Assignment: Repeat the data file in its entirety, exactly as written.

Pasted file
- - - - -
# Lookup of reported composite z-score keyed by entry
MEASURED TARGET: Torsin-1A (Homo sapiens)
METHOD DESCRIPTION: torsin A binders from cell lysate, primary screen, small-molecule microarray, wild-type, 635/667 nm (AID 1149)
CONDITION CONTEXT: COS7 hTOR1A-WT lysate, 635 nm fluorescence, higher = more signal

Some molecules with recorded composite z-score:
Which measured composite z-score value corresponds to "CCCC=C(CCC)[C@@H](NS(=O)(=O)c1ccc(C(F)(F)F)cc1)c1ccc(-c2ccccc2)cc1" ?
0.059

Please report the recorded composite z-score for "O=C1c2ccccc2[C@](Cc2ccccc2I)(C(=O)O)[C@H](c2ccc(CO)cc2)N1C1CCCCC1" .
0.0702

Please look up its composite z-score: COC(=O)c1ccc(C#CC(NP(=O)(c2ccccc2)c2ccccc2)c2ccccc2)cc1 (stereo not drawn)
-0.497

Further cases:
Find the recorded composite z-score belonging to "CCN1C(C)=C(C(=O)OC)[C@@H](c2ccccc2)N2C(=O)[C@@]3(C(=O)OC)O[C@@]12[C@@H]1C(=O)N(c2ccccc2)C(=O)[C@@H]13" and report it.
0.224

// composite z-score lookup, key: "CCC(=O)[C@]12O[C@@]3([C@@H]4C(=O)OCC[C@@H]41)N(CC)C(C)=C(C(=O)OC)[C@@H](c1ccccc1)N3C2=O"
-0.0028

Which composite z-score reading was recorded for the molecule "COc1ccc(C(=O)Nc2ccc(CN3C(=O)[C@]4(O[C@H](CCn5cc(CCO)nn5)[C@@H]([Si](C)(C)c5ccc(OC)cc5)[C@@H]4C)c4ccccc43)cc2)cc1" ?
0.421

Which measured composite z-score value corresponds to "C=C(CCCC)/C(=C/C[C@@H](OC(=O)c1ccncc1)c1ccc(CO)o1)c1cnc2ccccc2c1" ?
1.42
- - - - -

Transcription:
# Lookup of reported composite z-score keyed by entry
MEASURED TARGET: Torsin-1A (Homo sapiens)
METHOD DESCRIPTION: torsin A binders from cell lysate, primary screen, small-molecule microarray, wild-type, 635/667 nm (AID 1149)
CONDITION CONTEXT: COS7 hTOR1A-WT lysate, 635 nm fluorescence, higher = more signal

Some molecules with recorded composite z-score:
Which measured composite z-score value corresponds to "CCCC=C(CCC)[C@@H](NS(=O)(=O)c1ccc(C(F)(F)F)cc1)c1ccc(-c2ccccc2)cc1" ?
0.059

Please report the recorded composite z-score for "O=C1c2ccccc2[C@](Cc2ccccc2I)(C(=O)O)[C@H](c2ccc(CO)cc2)N1C1CCCCC1" .
0.0702

Please look up its composite z-score: COC(=O)c1ccc(C#CC(NP(=O)(c2ccccc2)c2ccccc2)c2ccccc2)cc1 (stereo not drawn)
-0.497

Further cases:
Find the recorded composite z-score belonging to "CCN1C(C)=C(C(=O)OC)[C@@H](c2ccccc2)N2C(=O)[C@@]3(C(=O)OC)O[C@@]12[C@@H]1C(=O)N(c2ccccc2)C(=O)[C@@H]13" and report it.
0.224

// composite z-score lookup, key: "CCC(=O)[C@]12O[C@@]3([C@@H]4C(=O)OCC[C@@H]41)N(CC)C(C)=C(C(=O)OC)[C@@H](c1ccccc1)N3C2=O"
-0.0028

Which composite z-score reading was recorded for the molecule "COc1ccc(C(=O)Nc2ccc(CN3C(=O)[C@]4(O[C@H](CCn5cc(CCO)nn5)[C@@H]([Si](C)(C)c5ccc(OC)cc5)[C@@H]4C)c4ccccc43)cc2)cc1" ?
0.421

Which measured composite z-score value corresponds to "C=C(CCCC)/C(=C/C[C@@H](OC(=O)c1ccncc1)c1ccc(CO)o1)c1cnc2ccccc2c1" ?
1.42